Notably, these were neither the usual vacuous children of twitter following the outrage-dictates of their thought leaders, but people with presumably sufficient education to be capable of reading all 15 words of Lieberman’s twit without losing focus or being distracted by something shiny. If so, then their conclusion that there was something racist in there can’t be explained any way other than to conclude that someone desperately sought to turn this into a cause.
It may not that the cause was intended to destroy Lieberman, per se. He might just be collateral damage in the search for things to be outraged about. In a world where it’s becoming increasingly hard to find new things to be outraged about, people have to dig deep and deeper. To out a racist is a badge of honor, proof of good allyhood, the highest and most elusive award available in academia. And once someone calls out a racist, even if no one else has the magic vision to divine the racism hidden behind ordinary words, others must, must, join the pile-on. After all, silence is complicity, and any expression of doubt is fascism, a crime from which there is no appeal.
But was Lieberman’s twit offensive at all?
His swift sanctioning — accompanied by a Zoom faculty meeting that was attended by hundreds and, according to The Times’s reporting, included the head of the hospital describing the tweet as “outrageous” — appears to have been conducted according to a fantastical notion that Lieberman had called a Black woman a “freak.” But he did no such thing. He used that word in the expression “freak of nature,” and that expression — regardless of what “freak” means by itself — was intended as a compliment. If you doubt it, consider that the supposedly offending phrase was bookended by the phrases “work of art” and “beautiful sight to behold.” Lieberman thought of himself as admiring Gatwech’s beauty, and I assume that most people understand that, even if they won’t admit it.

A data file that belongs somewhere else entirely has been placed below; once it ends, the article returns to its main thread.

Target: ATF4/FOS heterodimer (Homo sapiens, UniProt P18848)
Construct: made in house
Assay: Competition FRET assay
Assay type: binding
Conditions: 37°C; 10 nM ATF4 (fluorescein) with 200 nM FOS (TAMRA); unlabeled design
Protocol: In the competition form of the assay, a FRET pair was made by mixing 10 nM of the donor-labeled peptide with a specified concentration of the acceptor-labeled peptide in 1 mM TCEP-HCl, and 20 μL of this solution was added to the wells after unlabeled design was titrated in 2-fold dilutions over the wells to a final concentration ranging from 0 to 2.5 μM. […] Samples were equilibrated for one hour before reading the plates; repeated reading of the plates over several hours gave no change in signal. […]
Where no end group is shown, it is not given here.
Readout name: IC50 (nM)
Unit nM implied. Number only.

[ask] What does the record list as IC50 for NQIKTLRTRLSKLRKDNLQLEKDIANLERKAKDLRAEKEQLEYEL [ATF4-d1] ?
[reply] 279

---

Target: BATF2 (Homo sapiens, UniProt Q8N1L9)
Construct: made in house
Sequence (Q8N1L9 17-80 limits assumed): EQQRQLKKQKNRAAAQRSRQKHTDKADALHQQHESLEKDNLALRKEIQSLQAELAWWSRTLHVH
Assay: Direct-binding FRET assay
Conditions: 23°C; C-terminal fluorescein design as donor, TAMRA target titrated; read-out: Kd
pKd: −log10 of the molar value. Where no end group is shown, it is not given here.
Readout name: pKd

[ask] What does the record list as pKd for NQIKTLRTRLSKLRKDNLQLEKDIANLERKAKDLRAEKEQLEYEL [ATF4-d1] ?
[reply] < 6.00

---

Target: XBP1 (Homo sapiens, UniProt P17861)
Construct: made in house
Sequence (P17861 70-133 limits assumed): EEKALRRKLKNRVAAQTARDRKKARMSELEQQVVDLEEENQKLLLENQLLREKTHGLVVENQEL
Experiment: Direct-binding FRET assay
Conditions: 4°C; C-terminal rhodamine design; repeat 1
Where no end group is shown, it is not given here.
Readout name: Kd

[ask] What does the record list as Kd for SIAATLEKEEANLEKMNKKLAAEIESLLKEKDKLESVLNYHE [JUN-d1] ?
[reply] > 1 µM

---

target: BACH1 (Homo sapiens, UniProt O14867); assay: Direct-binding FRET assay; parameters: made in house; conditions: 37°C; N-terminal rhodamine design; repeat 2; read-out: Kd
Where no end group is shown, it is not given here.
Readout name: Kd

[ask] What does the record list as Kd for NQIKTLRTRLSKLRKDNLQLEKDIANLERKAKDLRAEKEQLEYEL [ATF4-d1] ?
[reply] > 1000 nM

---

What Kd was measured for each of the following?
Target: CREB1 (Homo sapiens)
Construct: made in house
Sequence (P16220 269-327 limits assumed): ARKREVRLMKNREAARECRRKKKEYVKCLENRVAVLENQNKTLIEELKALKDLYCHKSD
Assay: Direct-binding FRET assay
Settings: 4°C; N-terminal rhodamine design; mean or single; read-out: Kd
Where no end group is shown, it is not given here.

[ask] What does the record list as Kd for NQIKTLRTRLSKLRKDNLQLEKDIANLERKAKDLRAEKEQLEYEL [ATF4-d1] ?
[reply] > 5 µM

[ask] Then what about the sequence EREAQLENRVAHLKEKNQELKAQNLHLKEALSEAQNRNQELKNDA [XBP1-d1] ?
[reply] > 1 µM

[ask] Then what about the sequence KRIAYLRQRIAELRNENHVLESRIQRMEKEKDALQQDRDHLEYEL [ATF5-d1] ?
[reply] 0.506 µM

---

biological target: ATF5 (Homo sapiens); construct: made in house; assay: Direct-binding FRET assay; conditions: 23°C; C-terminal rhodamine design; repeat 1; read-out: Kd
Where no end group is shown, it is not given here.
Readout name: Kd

The phrase “freak of nature” is a common one, expressing that someone is special, unique, one in a million, as nature rarely produces someone of such singular characteristics. In this case, the characteristic is beauty, which we know because Lieberman said so.
What he did not say is that Gatwech was a “freak,” even if that, too, was, at least at one time, the sort of compliment Rick James might pay. Was the phrase awkward? Perhaps to some, as the span of normality on social media is so great as to include people who will find a problem with anything, no matter how banal. You just can’t please them all.
But for Professor Lieberman, the swarm of gnats who attacked him weren’t the uneducated or the illiterate, but his academic colleagues, his peers, who made the affirmative decision to twist his expression of acknowledgement of a model’s beauty into a racist attack.